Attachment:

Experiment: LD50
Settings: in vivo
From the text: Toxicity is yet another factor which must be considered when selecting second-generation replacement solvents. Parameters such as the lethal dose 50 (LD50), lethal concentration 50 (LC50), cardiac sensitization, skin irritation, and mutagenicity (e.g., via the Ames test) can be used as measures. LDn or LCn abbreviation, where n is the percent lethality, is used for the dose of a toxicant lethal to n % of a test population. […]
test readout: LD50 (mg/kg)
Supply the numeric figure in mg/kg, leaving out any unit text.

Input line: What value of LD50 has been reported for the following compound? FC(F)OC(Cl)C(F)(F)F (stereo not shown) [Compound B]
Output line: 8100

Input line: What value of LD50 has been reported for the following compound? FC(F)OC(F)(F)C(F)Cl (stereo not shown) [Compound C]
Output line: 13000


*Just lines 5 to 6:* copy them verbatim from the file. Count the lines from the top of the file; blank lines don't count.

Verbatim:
Supply the numeric figure in mg/kg, leaving out any unit text.

Input line: What value of LD50 has been reported for the following compound? FC(F)OC(Cl)C(F)(F)F (stereo not shown) [Compound B]